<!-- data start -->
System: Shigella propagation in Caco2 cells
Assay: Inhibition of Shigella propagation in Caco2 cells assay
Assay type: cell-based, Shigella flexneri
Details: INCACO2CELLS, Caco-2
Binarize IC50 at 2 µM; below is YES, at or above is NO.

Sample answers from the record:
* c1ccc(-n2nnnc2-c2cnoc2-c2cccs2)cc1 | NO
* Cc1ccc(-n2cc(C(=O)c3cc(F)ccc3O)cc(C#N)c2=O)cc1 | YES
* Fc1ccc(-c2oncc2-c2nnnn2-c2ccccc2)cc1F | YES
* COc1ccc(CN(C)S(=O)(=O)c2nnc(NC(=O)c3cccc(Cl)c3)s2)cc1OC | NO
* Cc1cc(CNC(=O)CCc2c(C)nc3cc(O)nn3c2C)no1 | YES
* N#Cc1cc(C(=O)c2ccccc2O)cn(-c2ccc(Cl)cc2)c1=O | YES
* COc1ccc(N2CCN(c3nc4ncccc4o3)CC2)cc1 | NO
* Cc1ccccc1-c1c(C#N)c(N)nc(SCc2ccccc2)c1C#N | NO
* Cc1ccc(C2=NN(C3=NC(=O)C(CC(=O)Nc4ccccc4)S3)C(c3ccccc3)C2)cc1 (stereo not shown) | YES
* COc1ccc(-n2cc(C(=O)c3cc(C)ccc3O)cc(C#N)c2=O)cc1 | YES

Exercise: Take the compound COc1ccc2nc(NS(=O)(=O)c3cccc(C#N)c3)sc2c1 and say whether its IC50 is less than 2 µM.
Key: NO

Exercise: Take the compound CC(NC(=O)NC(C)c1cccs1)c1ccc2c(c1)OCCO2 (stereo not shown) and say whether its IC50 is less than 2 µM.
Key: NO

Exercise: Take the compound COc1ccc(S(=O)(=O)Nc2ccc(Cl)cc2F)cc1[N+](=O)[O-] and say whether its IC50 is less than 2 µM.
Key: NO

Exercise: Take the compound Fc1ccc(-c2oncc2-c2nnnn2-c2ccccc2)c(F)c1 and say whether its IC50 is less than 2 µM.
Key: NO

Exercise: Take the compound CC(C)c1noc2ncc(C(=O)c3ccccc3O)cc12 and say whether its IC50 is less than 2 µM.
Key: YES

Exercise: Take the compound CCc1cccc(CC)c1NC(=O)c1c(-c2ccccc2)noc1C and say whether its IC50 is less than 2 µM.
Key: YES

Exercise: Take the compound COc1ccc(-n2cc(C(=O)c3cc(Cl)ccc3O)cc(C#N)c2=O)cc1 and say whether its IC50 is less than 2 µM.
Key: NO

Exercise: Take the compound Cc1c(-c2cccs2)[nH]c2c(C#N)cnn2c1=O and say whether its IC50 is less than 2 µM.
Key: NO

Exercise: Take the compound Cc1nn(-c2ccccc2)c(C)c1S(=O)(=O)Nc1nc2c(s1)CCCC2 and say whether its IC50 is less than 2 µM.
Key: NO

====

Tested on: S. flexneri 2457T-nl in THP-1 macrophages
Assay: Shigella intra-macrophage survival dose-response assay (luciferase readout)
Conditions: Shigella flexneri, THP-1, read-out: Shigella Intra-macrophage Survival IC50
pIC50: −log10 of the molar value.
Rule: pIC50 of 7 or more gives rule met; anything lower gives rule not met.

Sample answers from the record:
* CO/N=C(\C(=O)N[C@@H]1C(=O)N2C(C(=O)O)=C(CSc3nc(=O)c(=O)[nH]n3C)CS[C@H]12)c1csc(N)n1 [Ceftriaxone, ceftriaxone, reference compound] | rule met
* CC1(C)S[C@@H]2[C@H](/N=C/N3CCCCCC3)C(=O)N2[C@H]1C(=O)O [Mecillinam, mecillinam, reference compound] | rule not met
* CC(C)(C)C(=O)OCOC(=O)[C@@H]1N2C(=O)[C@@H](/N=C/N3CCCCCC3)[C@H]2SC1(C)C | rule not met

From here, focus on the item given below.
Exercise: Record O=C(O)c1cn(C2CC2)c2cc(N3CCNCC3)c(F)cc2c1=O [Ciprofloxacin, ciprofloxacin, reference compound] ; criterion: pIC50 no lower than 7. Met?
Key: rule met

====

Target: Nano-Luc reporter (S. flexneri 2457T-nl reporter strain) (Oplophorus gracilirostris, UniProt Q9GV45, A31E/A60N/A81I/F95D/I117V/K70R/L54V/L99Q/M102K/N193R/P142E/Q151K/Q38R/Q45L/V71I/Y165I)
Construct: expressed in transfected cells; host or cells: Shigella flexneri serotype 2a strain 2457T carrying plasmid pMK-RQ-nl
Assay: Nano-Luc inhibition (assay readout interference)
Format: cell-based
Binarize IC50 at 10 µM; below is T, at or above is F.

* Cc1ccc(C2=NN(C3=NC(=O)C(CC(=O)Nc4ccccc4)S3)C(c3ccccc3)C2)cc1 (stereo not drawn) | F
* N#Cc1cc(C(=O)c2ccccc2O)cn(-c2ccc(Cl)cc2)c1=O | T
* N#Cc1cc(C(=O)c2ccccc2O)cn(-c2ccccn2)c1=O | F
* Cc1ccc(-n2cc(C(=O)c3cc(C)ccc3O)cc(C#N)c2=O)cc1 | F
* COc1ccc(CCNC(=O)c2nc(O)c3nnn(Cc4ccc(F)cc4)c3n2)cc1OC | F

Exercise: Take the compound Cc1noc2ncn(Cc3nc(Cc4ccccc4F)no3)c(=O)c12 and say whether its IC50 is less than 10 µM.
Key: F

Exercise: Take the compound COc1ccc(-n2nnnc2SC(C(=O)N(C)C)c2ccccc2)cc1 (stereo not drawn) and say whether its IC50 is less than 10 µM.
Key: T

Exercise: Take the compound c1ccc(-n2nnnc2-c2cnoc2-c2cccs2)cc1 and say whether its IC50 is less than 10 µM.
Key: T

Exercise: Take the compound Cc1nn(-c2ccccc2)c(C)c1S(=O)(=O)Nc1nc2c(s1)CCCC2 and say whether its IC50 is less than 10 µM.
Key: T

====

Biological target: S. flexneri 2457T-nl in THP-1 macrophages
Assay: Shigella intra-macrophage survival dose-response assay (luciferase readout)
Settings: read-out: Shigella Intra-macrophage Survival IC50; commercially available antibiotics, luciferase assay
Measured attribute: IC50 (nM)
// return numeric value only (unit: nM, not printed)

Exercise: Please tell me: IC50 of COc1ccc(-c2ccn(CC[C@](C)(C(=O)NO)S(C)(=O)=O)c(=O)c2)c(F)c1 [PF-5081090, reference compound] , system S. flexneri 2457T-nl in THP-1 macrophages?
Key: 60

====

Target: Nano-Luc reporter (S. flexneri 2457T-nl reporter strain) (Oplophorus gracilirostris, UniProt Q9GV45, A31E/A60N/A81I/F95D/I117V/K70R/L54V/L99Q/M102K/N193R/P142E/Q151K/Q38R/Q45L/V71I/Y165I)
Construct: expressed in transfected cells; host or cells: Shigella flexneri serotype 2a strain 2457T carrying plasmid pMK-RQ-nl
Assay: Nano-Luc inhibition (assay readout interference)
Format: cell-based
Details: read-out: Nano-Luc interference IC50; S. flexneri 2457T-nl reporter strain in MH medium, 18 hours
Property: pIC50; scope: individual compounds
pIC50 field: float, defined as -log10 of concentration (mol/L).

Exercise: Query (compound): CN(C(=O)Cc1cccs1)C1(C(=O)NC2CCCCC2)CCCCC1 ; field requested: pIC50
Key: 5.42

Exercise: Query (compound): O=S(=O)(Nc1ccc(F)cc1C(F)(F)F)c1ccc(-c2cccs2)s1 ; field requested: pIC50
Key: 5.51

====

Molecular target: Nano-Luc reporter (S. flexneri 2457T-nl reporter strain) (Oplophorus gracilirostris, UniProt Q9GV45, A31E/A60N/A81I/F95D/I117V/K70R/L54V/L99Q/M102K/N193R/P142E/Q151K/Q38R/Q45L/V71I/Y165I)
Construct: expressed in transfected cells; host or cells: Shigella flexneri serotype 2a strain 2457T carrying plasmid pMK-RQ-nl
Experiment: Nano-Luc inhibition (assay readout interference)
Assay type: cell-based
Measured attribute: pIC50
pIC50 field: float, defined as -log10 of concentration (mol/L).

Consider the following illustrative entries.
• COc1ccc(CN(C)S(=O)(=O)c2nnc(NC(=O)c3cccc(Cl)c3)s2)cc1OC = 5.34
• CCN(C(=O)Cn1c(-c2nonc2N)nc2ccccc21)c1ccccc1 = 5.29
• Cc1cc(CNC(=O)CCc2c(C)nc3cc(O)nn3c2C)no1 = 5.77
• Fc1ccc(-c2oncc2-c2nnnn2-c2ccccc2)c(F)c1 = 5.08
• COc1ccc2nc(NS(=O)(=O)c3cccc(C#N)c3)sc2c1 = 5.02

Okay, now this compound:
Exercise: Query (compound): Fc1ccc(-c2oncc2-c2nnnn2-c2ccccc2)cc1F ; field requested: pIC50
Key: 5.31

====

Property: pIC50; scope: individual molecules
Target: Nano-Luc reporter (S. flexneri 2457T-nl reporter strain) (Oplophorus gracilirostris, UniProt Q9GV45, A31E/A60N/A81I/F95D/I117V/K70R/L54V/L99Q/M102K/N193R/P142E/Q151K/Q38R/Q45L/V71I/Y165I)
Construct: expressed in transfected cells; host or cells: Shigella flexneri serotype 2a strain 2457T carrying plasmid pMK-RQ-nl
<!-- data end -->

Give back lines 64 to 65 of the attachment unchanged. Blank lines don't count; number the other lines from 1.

Key: T

Exercise: Take the compound Cc1nn(-c2ccccc2)c(C)c1S(=O)(=O)Nc1nc2c(s1)CCCC2 and say whether its IC50 is less than 10 µM.